UK government signs trade deal with Japan in 'historic moment'

Tom Belger
·Finance and policy reporter
·2-min read
British International Trade Secretary Liz Truss, left, attends a signing ceremony with Japanese Foreign Minister Toshimitsu Motegi, second right, to sign for economic partnership between Japan and Britain at Iikura Annex of the Foreign Ministry in Tokyo Friday, Oct. 23, 2020. Japan and Britain signed a bilateral free trade deal Friday in the the first such major post-Brexit deal, reducing tariffs on Yorkshire lamb sold in Japan, as well as auto parts for Japan’s Nissan plant. (Kimimasa Mayama/Pool Photo via AP)
UK international trade secretary Liz Truss and Japanese foreign ,inister Toshimitsu Motegi. Photo: Kimimasa Mayama/Pool Photo via AP

The UK government has signed its trade deal with Japan, in what it called an “historic moment,” after it was agreed in principle in September this year.

The deal comes after decades of Japan negotiating trade agreements only via the European Union.

The UK–Japan Comprehensive Economic Partnership Agreement, as it is known, will boost trade by £15bn ($19.3bn) in the long-term, according to Britain’s department for international trade. However, analysts said the deal had only “very limited improvements” on the EU’s recent deal negotiated with Japan.

“The UK has officially signed an economic partnership agreement with Japan, marking an historic moment, as the UK’s first major trade deal as an independent trading nation and offering a glimpse of Global Britain’s potential,” said a UK government press release.

The deal includes “big benefits for digital and data, financial services, food and drink, and creative industries,” it added. It also includes a “strong commitment” from Japan to support the UK joining the Trans-Pacific Partnership (TPP) free trade area.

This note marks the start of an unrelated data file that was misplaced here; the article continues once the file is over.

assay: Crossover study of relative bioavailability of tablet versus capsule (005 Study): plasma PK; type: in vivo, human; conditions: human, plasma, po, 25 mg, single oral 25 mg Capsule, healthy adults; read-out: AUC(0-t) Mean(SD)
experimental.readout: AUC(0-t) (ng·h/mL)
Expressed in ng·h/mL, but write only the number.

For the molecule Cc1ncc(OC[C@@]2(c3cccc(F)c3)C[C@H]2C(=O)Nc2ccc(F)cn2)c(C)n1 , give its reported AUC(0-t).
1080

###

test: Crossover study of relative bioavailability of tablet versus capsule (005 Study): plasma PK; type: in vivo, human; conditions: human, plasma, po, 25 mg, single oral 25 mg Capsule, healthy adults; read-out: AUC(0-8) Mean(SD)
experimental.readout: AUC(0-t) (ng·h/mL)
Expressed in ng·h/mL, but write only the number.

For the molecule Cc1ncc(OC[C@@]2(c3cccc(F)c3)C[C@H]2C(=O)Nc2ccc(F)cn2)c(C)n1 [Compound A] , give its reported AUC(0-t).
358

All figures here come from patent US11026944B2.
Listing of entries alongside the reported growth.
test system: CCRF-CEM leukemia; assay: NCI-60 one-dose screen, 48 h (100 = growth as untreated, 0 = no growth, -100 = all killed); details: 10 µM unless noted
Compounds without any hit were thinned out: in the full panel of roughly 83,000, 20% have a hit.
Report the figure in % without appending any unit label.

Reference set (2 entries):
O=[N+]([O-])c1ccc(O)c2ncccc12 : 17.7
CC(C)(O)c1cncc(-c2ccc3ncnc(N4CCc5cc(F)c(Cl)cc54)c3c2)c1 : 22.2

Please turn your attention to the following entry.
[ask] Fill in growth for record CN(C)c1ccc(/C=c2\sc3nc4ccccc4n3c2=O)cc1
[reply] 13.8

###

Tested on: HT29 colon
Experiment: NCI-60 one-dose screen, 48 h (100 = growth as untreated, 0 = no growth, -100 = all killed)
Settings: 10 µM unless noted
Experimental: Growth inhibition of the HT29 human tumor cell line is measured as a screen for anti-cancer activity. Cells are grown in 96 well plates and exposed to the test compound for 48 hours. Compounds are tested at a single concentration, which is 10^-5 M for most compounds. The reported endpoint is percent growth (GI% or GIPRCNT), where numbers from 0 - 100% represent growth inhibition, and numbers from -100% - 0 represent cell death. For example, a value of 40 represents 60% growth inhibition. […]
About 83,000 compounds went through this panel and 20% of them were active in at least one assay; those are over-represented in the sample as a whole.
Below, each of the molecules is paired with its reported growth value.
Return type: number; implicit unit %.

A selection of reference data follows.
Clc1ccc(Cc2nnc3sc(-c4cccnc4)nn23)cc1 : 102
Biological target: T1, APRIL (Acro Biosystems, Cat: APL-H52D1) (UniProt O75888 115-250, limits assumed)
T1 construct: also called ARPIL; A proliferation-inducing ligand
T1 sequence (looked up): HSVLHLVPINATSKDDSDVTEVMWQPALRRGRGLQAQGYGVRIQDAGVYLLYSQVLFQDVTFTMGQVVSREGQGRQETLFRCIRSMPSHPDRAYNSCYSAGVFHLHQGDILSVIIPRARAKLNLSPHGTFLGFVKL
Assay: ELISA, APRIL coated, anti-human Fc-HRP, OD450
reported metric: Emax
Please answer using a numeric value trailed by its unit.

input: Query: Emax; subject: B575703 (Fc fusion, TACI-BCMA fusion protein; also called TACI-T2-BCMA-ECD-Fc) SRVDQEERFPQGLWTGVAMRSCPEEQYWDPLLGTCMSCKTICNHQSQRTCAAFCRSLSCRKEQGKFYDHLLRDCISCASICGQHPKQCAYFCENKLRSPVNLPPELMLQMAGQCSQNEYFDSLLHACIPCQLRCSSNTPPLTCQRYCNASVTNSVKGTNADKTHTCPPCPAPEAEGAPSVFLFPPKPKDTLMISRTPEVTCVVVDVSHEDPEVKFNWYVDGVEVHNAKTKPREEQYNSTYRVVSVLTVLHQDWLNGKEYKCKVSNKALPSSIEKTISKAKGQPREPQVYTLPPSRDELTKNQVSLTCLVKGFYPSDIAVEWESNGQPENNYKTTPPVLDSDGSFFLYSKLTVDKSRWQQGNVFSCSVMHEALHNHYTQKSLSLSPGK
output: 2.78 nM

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International trade secretary Liz Truss said: “Today is a landmark moment for Britain. It shows what we can do as an independent trading nation, as we secure modern and bespoke provisions in areas like tech and services that are critical to the future of our country and the reshaping of our economy.”

But Dr Minako Morita-Jaeger, International Trade Policy Consultant and Fellow of the UK Trade Policy Observatory at the University of Sussex, said: "While the Agreement has a certain political significance, its economic impact is likely to be very small because it contains very limited improvements relative to the EU-Japan Economic Partnership Agreement (EPA).

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“The reality is that in order to conclude the deal within an unprecedentedly short negotiating time frame of two-three months, both governments had to downgrade the scope and the level of ambitions.

“Given that Japanese FDI has been playing an important role in UK economy and retaining its existing investment in post-Brexit is crucial, the UK Government should have shown a strong commitment to Japanese investment by including a comprehensive investment chapter encompassing investment protection and dispute settlement.”

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